U.S. Dollar in Election Year
- Dollar has demonstrated fairly consistent path since 1980
- But 2020 is proving anything but a typical U.S. election year
- Positioning heading into the election is the focus
The U.S. Dollar often follows an interesting sequence in historical election years. Yet the question with this cycle is with so much going on due to the coronavirus, will the markets resort to similar tendencies this time around? As far as monetary and fiscal policies are concerned, the novel virus has made this a novel year when considering how the election outcome – Trump (Republican) or Biden (Democrat) – will impact markets.
So let’s look at the election cycles since 1980 and then consider the positioning of the USD as the election nears to determine what may play out this year. Looking at the prior ten election cycles, on average the USD rose in the months leading up to and after the election. But this is only an average set of changes; and again with this year being so far from average, we may be best served to take the norm with a grain of salt.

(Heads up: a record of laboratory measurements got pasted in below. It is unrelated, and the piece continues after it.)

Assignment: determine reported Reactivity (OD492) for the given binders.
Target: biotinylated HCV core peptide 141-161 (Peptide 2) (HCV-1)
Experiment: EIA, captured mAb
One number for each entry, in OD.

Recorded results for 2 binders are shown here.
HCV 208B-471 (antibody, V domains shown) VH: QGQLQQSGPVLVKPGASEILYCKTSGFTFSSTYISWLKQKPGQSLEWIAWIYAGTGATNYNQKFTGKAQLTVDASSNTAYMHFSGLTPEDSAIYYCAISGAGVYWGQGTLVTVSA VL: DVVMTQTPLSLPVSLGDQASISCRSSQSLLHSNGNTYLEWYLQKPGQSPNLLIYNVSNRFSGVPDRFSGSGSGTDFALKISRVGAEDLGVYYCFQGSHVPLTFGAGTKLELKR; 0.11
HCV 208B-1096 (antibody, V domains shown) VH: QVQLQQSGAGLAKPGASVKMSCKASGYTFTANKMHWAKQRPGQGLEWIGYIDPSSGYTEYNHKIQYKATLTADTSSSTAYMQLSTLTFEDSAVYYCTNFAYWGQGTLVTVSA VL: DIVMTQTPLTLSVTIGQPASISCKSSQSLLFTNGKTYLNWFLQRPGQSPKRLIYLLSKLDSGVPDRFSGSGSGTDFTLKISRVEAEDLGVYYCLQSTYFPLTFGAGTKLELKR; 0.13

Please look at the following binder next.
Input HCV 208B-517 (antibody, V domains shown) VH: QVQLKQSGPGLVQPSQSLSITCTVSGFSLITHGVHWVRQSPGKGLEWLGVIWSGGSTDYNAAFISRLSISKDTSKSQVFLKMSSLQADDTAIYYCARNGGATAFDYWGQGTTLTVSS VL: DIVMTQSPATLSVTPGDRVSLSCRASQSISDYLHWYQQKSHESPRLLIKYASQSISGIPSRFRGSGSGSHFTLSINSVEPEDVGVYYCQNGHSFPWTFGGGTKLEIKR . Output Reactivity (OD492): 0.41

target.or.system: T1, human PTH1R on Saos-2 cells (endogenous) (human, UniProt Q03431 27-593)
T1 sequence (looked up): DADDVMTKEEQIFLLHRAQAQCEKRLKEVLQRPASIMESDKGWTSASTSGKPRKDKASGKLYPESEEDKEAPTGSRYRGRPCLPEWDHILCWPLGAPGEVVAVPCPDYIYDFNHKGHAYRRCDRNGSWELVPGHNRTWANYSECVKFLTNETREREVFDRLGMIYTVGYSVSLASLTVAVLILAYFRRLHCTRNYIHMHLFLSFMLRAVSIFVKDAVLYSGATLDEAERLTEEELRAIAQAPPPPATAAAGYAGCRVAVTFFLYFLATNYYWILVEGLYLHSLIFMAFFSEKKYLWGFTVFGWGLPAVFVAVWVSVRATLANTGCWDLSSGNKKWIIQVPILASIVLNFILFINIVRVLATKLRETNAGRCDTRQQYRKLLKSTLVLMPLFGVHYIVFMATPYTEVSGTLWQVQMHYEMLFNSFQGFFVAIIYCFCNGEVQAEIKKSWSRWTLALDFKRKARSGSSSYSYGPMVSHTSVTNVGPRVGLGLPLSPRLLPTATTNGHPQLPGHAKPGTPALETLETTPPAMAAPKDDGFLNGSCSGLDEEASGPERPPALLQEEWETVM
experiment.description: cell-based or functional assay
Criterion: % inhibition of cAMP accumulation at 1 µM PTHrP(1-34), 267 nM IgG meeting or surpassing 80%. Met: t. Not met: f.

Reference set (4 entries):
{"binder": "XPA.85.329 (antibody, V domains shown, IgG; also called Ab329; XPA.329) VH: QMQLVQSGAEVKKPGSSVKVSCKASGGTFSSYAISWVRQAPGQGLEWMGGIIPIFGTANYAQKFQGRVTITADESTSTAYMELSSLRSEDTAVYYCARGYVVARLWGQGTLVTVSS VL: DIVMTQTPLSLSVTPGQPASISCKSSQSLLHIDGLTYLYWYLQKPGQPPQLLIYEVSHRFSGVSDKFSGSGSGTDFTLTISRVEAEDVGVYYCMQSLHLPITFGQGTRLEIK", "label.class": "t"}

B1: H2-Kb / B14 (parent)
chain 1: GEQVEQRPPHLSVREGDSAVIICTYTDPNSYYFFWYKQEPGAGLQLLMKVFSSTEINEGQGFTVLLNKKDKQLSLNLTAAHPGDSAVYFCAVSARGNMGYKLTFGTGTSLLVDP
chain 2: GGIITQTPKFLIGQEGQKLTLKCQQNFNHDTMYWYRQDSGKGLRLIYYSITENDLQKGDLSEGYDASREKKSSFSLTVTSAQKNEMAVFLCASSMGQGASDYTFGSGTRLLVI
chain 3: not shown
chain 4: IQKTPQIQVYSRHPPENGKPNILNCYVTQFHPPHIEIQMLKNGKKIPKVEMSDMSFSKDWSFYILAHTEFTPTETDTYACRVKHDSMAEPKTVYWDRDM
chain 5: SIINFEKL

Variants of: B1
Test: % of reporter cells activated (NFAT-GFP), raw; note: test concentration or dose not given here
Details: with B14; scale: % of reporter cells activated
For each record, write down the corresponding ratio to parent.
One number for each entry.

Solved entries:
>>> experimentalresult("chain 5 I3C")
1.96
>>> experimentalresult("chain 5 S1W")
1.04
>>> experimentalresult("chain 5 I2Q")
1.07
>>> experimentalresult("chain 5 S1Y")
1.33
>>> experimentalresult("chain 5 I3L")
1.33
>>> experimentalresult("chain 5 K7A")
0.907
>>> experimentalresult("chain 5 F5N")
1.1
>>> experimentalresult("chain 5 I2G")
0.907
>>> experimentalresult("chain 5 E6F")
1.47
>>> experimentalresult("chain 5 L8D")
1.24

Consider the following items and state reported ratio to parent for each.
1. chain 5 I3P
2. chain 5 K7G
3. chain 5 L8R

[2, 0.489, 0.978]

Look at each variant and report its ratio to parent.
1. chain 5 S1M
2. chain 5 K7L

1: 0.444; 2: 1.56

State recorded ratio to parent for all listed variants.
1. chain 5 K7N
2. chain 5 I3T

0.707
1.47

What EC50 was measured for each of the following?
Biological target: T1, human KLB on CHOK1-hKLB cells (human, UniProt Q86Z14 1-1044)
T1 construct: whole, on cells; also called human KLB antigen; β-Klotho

Considering how the market oftentimes places its own vote ahead of major events, it would be unsurprising to see an initial countertrend move develop as the market’s anticipated outcome is baked in. This can represent the foundation and opening leg for the so-called ‘buy the rumor, sell the news’ parable. For example, buying or selling into the election could be met with opposition via a corrective move before resuming the prior trend. But it’s also entirely possible we see an outright trend reversal.
One of the most consistent outcomes worth noting, is that in each cycle since 1980 -whether it was initially following the election or in the several months thereafter – there was some degree of strength to follow. Keep in mind, though, the election is only one driving force and the Dollar may quickly shift its focus to a more pressing set of fundamental factors.
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USD Performance in Election Years
Another look at the current conditions, and how it may skew the Dollar’s response to the important event, is the status of speculative interest in the markets. There are a range of indicators and assets that can reflect upon market interests, but one of the more recognizable metrics is the CFTC’s Commitment of Traders (COT).
Using this report’s insights on futures positioning, we find that speculative interests (as opposed to commercial and hedging) have pushed net Dollar exposure to an extreme position through the latter weeks of September. It is possible that there is a rebalance before election night, but its current footing will further create a skew to account for when assessing whether we are due a ‘typical’ election response from the Greenback.
Net Aggregate Speculative Futures Positioning in Dollar
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—Written by Paul Robinson, Market Analyst
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